Organization for Fil-Am city employees LAFACE celebrates its 35th anniversary
To honor the more than 300,000 Filipino Americans who reside in Los Angeles County, the City of LA celebrated October as Filipino-American History Month.
Although October is already recognized as Fil-Am History Month nationwide, the city’s move is to ensure that the Angelenos understand the role that working Filipinos played in LA’s history was essential in contributing to the city’s vibrant cultural fabric.
On Friday, October 13, the city celebrated Fil-Am History Month at a special commemoration at City Hall, honoring the contributions of the rich Fil-Am community in LA.
“I am particularly proud to be here today as the representative of Historic Filipinotown, a neighborhood who has been home to Filipinos since 1940s and served as a gateway for many Filipino immigrants of Los Angeles,” said Councilmember Mitch O’Farrell of the 13th District.
The City Council also honored the Los Angeles Filipino Association of City Employees (LAFACE), which celebrated its 35th year in representing Fil-Am civil servants who work for the city. Councilmember Jose Huizar of the 14th District also noted that despite “a lack of leadership in Washington” that promotes “xenophobic culture,” Los Angeles stands above adversity and celebrates cultural diversity.
“Here in the city of LA we don’t just talk about diversity, we live it every day and it an imperfect thing. We don’t always get it right but we embrace what it represents and that it represents the very best of our humanity so we need to actively seek it out,” Huizar said. “When days like this, when we as council members have the absolute pleasure to recognize, acknowledge and completely embrace and support the Filipino-American community and all they mean to our great city, when we can stand before these good people and say they bring immeasurable value to our city and to us as Angelenos and as americans, that’s a beautiful thing and that’s what makes Los Angeles so special: it’s because of our diversity.”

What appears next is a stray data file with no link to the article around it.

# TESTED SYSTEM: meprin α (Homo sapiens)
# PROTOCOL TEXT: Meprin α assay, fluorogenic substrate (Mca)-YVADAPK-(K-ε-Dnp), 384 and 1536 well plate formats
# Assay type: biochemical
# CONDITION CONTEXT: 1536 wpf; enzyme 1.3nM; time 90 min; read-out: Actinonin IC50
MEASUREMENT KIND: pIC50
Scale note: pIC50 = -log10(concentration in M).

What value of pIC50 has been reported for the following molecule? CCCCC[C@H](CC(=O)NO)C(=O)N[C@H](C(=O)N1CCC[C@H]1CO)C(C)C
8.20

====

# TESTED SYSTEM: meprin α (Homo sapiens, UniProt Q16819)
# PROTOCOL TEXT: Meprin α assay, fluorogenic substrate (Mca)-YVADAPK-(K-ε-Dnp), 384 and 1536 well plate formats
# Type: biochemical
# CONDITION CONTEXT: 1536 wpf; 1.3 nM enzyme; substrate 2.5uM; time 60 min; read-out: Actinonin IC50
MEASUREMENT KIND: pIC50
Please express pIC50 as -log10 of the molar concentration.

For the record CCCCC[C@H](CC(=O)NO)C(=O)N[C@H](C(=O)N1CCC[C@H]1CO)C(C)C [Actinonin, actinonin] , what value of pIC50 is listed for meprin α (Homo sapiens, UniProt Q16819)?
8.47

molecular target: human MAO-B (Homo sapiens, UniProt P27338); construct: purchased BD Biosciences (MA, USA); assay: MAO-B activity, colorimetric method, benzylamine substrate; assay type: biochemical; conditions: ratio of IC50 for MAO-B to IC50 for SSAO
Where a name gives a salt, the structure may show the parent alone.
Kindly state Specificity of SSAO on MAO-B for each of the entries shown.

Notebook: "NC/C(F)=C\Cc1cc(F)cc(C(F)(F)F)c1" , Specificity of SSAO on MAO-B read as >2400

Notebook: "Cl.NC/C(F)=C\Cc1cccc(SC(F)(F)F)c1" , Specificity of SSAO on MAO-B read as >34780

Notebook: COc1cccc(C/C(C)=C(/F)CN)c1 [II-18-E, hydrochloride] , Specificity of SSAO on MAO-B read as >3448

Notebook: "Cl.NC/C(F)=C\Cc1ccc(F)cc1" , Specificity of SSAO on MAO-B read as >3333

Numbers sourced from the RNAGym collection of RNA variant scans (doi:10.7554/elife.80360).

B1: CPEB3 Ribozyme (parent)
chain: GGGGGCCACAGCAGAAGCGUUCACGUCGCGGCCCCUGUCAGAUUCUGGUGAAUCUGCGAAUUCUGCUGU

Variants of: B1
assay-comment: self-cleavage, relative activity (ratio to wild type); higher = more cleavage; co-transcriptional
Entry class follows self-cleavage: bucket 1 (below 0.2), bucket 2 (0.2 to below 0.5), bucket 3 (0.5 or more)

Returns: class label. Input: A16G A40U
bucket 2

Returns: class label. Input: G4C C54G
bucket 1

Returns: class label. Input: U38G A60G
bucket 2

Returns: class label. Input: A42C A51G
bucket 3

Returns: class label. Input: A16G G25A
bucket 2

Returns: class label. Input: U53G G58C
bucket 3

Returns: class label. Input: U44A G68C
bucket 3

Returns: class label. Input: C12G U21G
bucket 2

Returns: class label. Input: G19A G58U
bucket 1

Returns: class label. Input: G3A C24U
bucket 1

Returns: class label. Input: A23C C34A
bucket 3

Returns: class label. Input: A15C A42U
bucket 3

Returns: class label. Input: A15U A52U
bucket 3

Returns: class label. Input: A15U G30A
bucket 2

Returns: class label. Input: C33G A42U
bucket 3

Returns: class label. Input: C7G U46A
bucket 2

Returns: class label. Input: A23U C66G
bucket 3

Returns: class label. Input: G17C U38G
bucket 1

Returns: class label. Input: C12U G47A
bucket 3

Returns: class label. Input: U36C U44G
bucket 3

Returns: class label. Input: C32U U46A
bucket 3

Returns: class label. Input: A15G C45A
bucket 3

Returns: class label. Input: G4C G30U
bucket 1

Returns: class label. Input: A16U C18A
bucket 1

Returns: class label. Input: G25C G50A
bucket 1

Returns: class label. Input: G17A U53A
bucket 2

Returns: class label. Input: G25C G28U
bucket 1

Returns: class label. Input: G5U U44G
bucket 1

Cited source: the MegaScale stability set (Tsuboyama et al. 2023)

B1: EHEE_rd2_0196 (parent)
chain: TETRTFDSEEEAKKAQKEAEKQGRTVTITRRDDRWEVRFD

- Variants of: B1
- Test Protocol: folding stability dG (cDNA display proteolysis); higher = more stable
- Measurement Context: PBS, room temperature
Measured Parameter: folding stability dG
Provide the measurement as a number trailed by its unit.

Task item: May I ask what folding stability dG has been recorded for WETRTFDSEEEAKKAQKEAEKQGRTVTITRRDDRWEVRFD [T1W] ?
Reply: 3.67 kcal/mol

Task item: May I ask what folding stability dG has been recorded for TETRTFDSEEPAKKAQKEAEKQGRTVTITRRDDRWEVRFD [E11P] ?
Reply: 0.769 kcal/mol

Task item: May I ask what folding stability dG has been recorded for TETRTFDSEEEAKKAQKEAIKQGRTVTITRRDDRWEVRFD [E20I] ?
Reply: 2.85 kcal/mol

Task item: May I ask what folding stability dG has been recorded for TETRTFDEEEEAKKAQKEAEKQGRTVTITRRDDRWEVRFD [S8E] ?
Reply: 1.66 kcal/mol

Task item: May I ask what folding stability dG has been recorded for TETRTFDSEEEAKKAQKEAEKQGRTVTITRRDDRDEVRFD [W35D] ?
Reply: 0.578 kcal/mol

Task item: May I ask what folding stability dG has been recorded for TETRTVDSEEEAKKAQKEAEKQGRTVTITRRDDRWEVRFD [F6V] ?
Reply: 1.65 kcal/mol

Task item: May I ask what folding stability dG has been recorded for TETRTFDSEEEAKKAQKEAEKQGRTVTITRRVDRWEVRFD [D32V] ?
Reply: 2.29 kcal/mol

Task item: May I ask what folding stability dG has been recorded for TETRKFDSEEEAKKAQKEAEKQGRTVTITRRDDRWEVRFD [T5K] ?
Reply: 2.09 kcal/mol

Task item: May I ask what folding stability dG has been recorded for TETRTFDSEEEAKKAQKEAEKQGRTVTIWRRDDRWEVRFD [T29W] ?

Since Filipinos began emigrating to LA and establishing their own network in the city, there has always been a desire to coordinate an association of Filipino city employees. That dream was realized in March 1982 when Larry Rivera, grants management specialist of LA’s Community Development Department, and his office mate Dorothy Orozco Tyndall, executive vice president of the LA City Employees Chicano Association (LACECA), organized LAFACE.
They saw the need for an organized body within the city that provided career resources and advocated for the growing Fil-Am community in the city. LAFACE also serves as a network for Filipinos who seek career promotions and coordinates with other minority groups to promote equal employment opportunities in the city.
Thirty-five years later, LAFACE now boasts a solid and a growing membership and continues to grow and change.
LAFACE President Rea Lazo of the LA Police Department (LAPD) spoke of the enormous early efforts of LAFACE’s past presidents and leadership who have provided the foundation for the group to thrive.
“As we continue to provide a voice for Filipino Americans in the city since 1982, today we come together to proclaim October as Filipino-American History Month and celebrate LAFACE’s 35-year anniversary,” said Lazo, who served for the Department of General Services for nearly 30 years. “It is my pleasure to honor our past presidents who are here today who helped shaped Filipino American history in the city through their impressive contributions in their various areas of expertise for our organization.” (By Klarize Medenilla / AJPress)